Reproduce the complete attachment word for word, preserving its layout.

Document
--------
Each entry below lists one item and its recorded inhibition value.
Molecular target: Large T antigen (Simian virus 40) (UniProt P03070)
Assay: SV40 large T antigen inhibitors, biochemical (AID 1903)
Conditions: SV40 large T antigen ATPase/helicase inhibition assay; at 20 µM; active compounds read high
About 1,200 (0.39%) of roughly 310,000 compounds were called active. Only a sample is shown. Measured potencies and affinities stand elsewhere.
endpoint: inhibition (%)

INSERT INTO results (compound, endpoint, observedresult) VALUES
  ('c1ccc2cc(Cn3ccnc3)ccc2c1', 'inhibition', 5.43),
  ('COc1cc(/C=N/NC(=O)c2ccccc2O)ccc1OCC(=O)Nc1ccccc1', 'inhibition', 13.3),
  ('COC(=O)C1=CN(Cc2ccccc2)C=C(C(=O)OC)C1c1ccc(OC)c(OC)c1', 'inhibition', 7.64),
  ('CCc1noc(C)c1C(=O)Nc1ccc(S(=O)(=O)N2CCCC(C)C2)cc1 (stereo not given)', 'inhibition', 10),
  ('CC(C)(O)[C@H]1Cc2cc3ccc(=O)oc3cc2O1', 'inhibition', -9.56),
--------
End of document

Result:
Each entry below lists one item and its recorded inhibition value.
Molecular target: Large T antigen (Simian virus 40) (UniProt P03070)
Assay: SV40 large T antigen inhibitors, biochemical (AID 1903)
Conditions: SV40 large T antigen ATPase/helicase inhibition assay; at 20 µM; active compounds read high
About 1,200 (0.39%) of roughly 310,000 compounds were called active. Only a sample is shown. Measured potencies and affinities stand elsewhere.
endpoint: inhibition (%)

INSERT INTO results (compound, endpoint, observedresult) VALUES
  ('c1ccc2cc(Cn3ccnc3)ccc2c1', 'inhibition', 5.43),
  ('COc1cc(/C=N/NC(=O)c2ccccc2O)ccc1OCC(=O)Nc1ccccc1', 'inhibition', 13.3),
  ('COC(=O)C1=CN(Cc2ccccc2)C=C(C(=O)OC)C1c1ccc(OC)c(OC)c1', 'inhibition', 7.64),
  ('CCc1noc(C)c1C(=O)Nc1ccc(S(=O)(=O)N2CCCC(C)C2)cc1 (stereo not given)', 'inhibition', 10),
  ('CC(C)(O)[C@H]1Cc2cc3ccc(=O)oc3cc2O1', 'inhibition', -9.56),